Our census, a vital and complicated undertaking, describes the identity of The Bahamas through numbers. It is also indicative of trends and analysis of data based on successive census reports.
For The Bahamas this not only means comparison on a regional scale, but also between our islands. Remarkably, this is the 19th decennial census to be conducted in The Bahamas. Early census counts are not likely to be comparable to recent data due to likely discrepancies in survey methods, but they nonetheless provide value to the history of The Bahamas.
Interestingly, the census report makes note of the first census in 1722 whereby 74 percent of the population was white and 26 percent black, compared to the 2010 census whereby 91 percent identified themselves as black, five percent white, and two percent as of mixed race. Such an extreme reorientation of the racial makeup of a country identifies the need to reexamine assumptions about who we are.
Population statistics are perhaps the most widely recognized outcome of a census. For those living in New Providence, it is all too obvious that the island accounts for 246,329 people or 70 percent of the total Bahamian population. With an additional 35,497 people since 2000, it is all too apparent that the roads are more congested, lines a bit longer, and the housing prices just a bit higher.
But herein lies the importance of data availability. While New Providence may have experienced the greatest increase in people, several other islands had a much higher percent change in population growth – take Abaco, which experienced an increase of 4,054 people or nearly 31 percent to a population of 17,224 compared to 2000. Though such an increase would be nominal for New Providence over 10 years, in Abaco the additional people stress local infrastructure from power generation to road maintenance.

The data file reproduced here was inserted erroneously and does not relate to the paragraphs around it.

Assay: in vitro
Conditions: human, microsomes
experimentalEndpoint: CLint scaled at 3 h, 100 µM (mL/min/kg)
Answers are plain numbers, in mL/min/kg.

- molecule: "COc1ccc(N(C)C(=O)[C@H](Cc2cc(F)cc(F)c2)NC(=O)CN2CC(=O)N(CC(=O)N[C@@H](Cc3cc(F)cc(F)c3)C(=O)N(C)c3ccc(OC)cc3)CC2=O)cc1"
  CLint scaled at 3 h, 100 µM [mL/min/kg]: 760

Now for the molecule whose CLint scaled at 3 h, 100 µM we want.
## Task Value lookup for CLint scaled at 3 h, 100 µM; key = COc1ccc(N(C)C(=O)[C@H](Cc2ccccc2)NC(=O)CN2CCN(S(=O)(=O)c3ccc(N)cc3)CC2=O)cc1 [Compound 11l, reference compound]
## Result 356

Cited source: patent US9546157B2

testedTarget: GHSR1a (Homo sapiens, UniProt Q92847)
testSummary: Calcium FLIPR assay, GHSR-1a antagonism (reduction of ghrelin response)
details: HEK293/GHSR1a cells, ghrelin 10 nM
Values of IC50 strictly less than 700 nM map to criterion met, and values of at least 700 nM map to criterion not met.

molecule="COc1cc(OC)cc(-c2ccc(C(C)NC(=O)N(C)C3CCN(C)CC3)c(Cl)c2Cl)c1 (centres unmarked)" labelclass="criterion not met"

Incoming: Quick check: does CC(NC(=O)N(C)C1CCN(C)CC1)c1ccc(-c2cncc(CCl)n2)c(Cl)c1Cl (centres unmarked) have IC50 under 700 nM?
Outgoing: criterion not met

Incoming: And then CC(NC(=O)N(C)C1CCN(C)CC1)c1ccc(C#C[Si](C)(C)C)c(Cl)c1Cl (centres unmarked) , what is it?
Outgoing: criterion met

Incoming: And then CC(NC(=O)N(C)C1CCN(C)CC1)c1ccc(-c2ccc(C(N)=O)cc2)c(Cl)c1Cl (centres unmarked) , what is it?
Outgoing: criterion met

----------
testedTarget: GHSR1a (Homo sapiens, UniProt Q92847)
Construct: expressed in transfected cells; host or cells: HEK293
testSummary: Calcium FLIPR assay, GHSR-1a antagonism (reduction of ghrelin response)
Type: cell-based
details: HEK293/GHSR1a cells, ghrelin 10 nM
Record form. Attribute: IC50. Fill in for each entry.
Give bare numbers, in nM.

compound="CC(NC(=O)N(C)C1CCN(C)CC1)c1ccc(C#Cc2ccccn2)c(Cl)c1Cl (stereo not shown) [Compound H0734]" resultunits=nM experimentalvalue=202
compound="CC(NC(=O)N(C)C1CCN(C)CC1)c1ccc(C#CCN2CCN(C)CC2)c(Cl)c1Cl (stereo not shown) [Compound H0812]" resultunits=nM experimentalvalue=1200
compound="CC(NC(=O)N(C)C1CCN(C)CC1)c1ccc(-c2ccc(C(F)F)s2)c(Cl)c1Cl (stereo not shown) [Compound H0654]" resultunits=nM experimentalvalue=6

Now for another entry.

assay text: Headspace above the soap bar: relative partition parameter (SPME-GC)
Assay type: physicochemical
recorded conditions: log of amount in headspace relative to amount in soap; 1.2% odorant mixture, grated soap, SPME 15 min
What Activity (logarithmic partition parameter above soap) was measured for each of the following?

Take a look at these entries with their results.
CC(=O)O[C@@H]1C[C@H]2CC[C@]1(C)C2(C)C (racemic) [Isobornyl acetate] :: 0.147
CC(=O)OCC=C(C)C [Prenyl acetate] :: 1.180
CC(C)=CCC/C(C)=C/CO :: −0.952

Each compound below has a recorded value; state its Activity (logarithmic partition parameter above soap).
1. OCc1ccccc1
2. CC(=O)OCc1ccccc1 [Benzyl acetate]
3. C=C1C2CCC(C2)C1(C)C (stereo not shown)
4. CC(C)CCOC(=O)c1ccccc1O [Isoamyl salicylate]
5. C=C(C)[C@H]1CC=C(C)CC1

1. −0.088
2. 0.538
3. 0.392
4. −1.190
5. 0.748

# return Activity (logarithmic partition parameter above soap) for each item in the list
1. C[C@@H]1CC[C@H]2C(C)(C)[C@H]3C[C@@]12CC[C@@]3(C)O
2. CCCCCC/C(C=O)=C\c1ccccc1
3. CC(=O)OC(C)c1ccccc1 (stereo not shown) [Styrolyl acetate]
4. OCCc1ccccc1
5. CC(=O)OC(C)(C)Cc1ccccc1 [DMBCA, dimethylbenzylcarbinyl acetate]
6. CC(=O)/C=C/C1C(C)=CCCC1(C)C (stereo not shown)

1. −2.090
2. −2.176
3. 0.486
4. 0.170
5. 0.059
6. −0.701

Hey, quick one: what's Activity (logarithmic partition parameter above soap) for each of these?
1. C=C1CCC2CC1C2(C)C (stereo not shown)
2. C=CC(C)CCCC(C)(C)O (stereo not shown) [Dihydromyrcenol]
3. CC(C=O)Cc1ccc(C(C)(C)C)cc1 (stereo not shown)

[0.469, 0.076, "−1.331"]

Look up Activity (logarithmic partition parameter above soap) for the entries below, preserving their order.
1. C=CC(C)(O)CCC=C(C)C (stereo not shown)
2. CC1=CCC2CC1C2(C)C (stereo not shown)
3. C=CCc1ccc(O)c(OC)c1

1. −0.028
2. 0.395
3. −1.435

The Bahamas’ greatest challenge is providing and maintaining basic infrastructure across the populated islands. Even with all the controversy, Abaco needed a new power generating facility and still suffers from countless power failures. While the population congregates in New Providence, growth and a retraction of growth on some islands must guide government expenditure and planning.
Likewise, the government must accept the diversity of residents living in The Bahamas and amend its immigration policies. Seventeen percent of the population claims citizenship elsewhere, the majority or 64 percent were from Haiti. Though the census claims to account for residents regardless of immigration status, it is difficult to imagine that the census was able to account for all residents of known Haitian communities such as those found in Abaco.
The Nassau Guardian has reported on specific data tables such as Internet access and usage, health insurance, and access to toilets at private dwellings. There are numerous other tables where trends can be extrapolated on for use in education planning, the looming retirement of baby boomers and their future health care needs, marriage trends and reproduction rates.
A copy of the Census 2010 Report became publicly available online on Monday, October 15. Such data provides innumerable opportunities for government agencies, private researchers and the general public to better understand our Bahamas.
Originally printed by The Nassau Guardian